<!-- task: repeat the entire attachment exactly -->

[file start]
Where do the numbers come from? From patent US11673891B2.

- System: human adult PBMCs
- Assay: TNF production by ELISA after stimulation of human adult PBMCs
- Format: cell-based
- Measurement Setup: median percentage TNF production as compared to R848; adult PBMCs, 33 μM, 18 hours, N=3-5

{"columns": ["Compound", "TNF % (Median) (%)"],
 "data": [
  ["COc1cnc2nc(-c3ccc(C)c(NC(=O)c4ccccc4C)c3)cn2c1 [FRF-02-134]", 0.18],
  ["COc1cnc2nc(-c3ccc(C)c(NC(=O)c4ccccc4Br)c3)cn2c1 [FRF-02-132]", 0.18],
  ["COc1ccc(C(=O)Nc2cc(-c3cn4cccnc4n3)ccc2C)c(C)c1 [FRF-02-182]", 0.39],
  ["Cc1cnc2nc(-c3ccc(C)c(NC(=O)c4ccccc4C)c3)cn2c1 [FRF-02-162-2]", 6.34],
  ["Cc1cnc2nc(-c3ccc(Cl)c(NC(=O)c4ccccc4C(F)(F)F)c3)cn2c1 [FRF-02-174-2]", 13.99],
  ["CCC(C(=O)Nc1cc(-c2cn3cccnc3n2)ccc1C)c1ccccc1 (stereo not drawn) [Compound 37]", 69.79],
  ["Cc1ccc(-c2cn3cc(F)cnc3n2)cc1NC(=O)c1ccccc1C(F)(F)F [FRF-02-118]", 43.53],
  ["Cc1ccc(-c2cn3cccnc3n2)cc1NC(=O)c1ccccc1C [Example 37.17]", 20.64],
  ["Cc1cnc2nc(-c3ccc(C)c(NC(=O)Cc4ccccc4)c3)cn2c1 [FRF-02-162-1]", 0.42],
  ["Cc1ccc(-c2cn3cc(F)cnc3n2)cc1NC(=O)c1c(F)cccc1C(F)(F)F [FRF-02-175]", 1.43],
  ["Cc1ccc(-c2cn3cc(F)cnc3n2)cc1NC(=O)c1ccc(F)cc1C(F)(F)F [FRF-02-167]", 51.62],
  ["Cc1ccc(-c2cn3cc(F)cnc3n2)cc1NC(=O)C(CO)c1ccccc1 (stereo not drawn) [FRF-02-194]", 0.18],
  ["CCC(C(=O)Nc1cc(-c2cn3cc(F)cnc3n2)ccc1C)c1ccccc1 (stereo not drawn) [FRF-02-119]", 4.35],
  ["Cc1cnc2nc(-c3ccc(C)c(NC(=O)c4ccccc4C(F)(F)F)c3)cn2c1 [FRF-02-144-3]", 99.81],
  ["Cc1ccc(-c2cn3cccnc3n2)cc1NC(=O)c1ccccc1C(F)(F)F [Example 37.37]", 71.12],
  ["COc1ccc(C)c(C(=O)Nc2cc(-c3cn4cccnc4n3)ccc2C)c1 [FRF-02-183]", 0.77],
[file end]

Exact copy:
Where do the numbers come from? From patent US11673891B2.

- System: human adult PBMCs
- Assay: TNF production by ELISA after stimulation of human adult PBMCs
- Format: cell-based
- Measurement Setup: median percentage TNF production as compared to R848; adult PBMCs, 33 μM, 18 hours, N=3-5

{"columns": ["Compound", "TNF % (Median) (%)"],
 "data": [
  ["COc1cnc2nc(-c3ccc(C)c(NC(=O)c4ccccc4C)c3)cn2c1 [FRF-02-134]", 0.18],
  ["COc1cnc2nc(-c3ccc(C)c(NC(=O)c4ccccc4Br)c3)cn2c1 [FRF-02-132]", 0.18],
  ["COc1ccc(C(=O)Nc2cc(-c3cn4cccnc4n3)ccc2C)c(C)c1 [FRF-02-182]", 0.39],
  ["Cc1cnc2nc(-c3ccc(C)c(NC(=O)c4ccccc4C)c3)cn2c1 [FRF-02-162-2]", 6.34],
  ["Cc1cnc2nc(-c3ccc(Cl)c(NC(=O)c4ccccc4C(F)(F)F)c3)cn2c1 [FRF-02-174-2]", 13.99],
  ["CCC(C(=O)Nc1cc(-c2cn3cccnc3n2)ccc1C)c1ccccc1 (stereo not drawn) [Compound 37]", 69.79],
  ["Cc1ccc(-c2cn3cc(F)cnc3n2)cc1NC(=O)c1ccccc1C(F)(F)F [FRF-02-118]", 43.53],
  ["Cc1ccc(-c2cn3cccnc3n2)cc1NC(=O)c1ccccc1C [Example 37.17]", 20.64],
  ["Cc1cnc2nc(-c3ccc(C)c(NC(=O)Cc4ccccc4)c3)cn2c1 [FRF-02-162-1]", 0.42],
  ["Cc1ccc(-c2cn3cc(F)cnc3n2)cc1NC(=O)c1c(F)cccc1C(F)(F)F [FRF-02-175]", 1.43],
  ["Cc1ccc(-c2cn3cc(F)cnc3n2)cc1NC(=O)c1ccc(F)cc1C(F)(F)F [FRF-02-167]", 51.62],
  ["Cc1ccc(-c2cn3cc(F)cnc3n2)cc1NC(=O)C(CO)c1ccccc1 (stereo not drawn) [FRF-02-194]", 0.18],
  ["CCC(C(=O)Nc1cc(-c2cn3cc(F)cnc3n2)ccc1C)c1ccccc1 (stereo not drawn) [FRF-02-119]", 4.35],
  ["Cc1cnc2nc(-c3ccc(C)c(NC(=O)c4ccccc4C(F)(F)F)c3)cn2c1 [FRF-02-144-3]", 99.81],
  ["Cc1ccc(-c2cn3cccnc3n2)cc1NC(=O)c1ccccc1C(F)(F)F [Example 37.37]", 71.12],
  ["COc1ccc(C)c(C(=O)Nc2cc(-c3cn4cccnc4n3)ccc2C)c1 [FRF-02-183]", 0.77],